Workplace Giving Programs Can Help Attract and Retain Talent

Research shows that effective corporate giving programs are beneficial for a range of stakeholders, including the company, employee donors, and the benefitting charities, according to a recently published analysis by corporate philanthropy software provider JK Group.

In an article entitled, “The Future of Employee Benefits: Employee Giving Programs,” JK Group director of client strategy Nita Kirby cited research showing that the presence of corporate philanthropy programs has the potential to increase revenue by up to 20%, reduce staff turnover by up to 50%, and can even have an effect on the overall mood and health of employees.

Kirby also reported that the results of a survey conducted by JK Group showed that employers recognize the benefits of strong employee giving programs, with over 80% of the participating companies and organizations agreeing or strongly agreeing that their company is committed to a giving program. The survey findings further suggested that employee giving affects a company’s ability to attract and retain talent.

In addition, Kirby cited a 2015 report that showed that 61% of millennials would rather work for a company that offers volunteering opportunities or a giving program, such as volunteer time off, skill-based and pro bono volunteerism, and matching gifts.

Kirby also outlined several steps companies interested in incorporating giving and volunteering into their employee benefit programs can take. For example, employers can find out what type of programs solicit the strongest interest from their employees using free survey tools available online, and can then use the results of the survey to identify an employee advocate to support the program, and to help introduce the program to the rest of the workforce.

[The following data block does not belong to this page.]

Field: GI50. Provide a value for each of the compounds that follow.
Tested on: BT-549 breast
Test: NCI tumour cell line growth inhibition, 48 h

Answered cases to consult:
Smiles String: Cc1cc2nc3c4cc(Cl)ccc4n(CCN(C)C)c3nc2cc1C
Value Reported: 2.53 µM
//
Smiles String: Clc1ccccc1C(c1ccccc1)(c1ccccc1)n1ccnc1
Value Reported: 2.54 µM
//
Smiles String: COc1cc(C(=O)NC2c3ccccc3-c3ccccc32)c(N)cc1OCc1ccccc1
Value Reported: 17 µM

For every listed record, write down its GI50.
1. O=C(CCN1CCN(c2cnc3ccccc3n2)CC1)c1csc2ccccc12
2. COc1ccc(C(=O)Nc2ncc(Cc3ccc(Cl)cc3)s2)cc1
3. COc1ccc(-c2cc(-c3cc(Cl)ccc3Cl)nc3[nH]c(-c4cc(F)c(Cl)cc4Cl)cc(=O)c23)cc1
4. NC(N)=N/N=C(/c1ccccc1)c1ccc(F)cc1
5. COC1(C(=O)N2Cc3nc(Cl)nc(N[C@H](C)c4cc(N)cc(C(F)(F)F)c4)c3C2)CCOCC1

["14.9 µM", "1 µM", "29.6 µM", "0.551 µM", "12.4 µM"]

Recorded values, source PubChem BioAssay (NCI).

In addition, she advised companies to team up with partners associated with providing software and services that offer a user-friendly environment that allows employers to speak to their employees in their own unique way. To improve the chances that the programs will be supported and recognized by the entire company, she suggested that employers consider getting marketing, communications, compliance, and IT involved in supporting and promoting the philanthropy programs.

Finally, Kirby recommended that when it comes time to finally implement corporate giving programs, employers should look at a number of issues, such as whether they are adequately informed about all of the charities that might be in line with the philanthropic interests of their employees, and how legitimate the charities that are being considered for the company’s corporate giving programs are. To ensure that employees have peace of mind that their donations are ending up in the right hands and that their financial security has not been breached, Kirby advised employers to investigate the safest way to facilitate employee giving.

From Benefit Trends Newsletter, Volume 59, Issue 6

The information contained in this newsletter is for general use, and while we believe all information to be reliable and accurate, it is important to remember individual situations may be entirely different. The information provided is not written or intended as tax or legal advice and may not be relied on for purposes of avoiding any Federal tax penalties. Individuals are encouraged to seek advice from their own tax or legal counsel. This newsletter is written and published by Liberty Publishing, Inc., Beverly, MA. Copyright © 2016 Liberty Publishing, Inc. All rights reserved.